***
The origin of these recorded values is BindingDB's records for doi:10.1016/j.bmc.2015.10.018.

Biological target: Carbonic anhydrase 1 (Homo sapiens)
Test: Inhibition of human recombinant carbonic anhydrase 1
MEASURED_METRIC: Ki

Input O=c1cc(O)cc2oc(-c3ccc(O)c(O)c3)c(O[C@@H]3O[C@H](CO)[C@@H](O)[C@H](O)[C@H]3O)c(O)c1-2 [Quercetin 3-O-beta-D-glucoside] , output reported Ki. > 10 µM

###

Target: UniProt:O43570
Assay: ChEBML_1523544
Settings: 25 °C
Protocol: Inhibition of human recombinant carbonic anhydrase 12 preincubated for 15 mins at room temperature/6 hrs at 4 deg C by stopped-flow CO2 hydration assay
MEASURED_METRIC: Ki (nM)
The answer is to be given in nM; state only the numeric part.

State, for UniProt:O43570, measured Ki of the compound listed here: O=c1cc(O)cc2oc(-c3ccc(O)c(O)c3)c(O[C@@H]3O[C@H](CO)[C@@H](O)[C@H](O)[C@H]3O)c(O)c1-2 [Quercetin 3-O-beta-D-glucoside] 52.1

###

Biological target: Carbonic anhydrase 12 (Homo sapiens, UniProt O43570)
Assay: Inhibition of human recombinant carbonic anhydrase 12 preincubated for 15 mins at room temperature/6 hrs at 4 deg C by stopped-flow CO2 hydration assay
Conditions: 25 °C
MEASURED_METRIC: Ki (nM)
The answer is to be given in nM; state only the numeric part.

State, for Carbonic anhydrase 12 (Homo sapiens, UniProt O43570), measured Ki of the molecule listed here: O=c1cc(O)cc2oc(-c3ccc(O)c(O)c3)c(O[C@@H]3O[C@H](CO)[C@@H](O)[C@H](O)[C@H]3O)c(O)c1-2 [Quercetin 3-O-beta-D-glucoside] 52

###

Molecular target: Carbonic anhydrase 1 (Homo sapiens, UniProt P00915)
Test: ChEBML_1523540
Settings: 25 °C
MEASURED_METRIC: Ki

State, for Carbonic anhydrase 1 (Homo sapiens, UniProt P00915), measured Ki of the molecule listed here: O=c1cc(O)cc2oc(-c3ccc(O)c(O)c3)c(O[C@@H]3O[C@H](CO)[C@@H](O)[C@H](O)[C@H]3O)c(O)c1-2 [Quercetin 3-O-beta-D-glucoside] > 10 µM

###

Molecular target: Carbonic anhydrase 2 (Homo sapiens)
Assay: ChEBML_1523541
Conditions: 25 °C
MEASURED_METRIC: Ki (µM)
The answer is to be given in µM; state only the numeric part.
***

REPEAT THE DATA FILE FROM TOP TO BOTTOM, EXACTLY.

The origin of these recorded values is BindingDB's records for doi:10.1016/j.bmc.2015.10.018.

Biological target: Carbonic anhydrase 1 (Homo sapiens)
Test: Inhibition of human recombinant carbonic anhydrase 1
MEASURED_METRIC: Ki

Input O=c1cc(O)cc2oc(-c3ccc(O)c(O)c3)c(O[C@@H]3O[C@H](CO)[C@@H](O)[C@H](O)[C@H]3O)c(O)c1-2 [Quercetin 3-O-beta-D-glucoside] , output reported Ki. > 10 µM

###

Target: UniProt:O43570
Assay: ChEBML_1523544
Settings: 25 °C
Protocol: Inhibition of human recombinant carbonic anhydrase 12 preincubated for 15 mins at room temperature/6 hrs at 4 deg C by stopped-flow CO2 hydration assay
MEASURED_METRIC: Ki (nM)
The answer is to be given in nM; state only the numeric part.

State, for UniProt:O43570, measured Ki of the compound listed here: O=c1cc(O)cc2oc(-c3ccc(O)c(O)c3)c(O[C@@H]3O[C@H](CO)[C@@H](O)[C@H](O)[C@H]3O)c(O)c1-2 [Quercetin 3-O-beta-D-glucoside] 52.1

###

Biological target: Carbonic anhydrase 12 (Homo sapiens, UniProt O43570)
Assay: Inhibition of human recombinant carbonic anhydrase 12 preincubated for 15 mins at room temperature/6 hrs at 4 deg C by stopped-flow CO2 hydration assay
Conditions: 25 °C
MEASURED_METRIC: Ki (nM)
The answer is to be given in nM; state only the numeric part.

State, for Carbonic anhydrase 12 (Homo sapiens, UniProt O43570), measured Ki of the molecule listed here: O=c1cc(O)cc2oc(-c3ccc(O)c(O)c3)c(O[C@@H]3O[C@H](CO)[C@@H](O)[C@H](O)[C@H]3O)c(O)c1-2 [Quercetin 3-O-beta-D-glucoside] 52

###

Molecular target: Carbonic anhydrase 1 (Homo sapiens, UniProt P00915)
Test: ChEBML_1523540
Settings: 25 °C
MEASURED_METRIC: Ki

State, for Carbonic anhydrase 1 (Homo sapiens, UniProt P00915), measured Ki of the molecule listed here: O=c1cc(O)cc2oc(-c3ccc(O)c(O)c3)c(O[C@@H]3O[C@H](CO)[C@@H](O)[C@H](O)[C@H]3O)c(O)c1-2 [Quercetin 3-O-beta-D-glucoside] > 10 µM

###

Molecular target: Carbonic anhydrase 2 (Homo sapiens)
Assay: ChEBML_1523541
Conditions: 25 °C
MEASURED_METRIC: Ki (µM)
The answer is to be given in µM; state only the numeric part.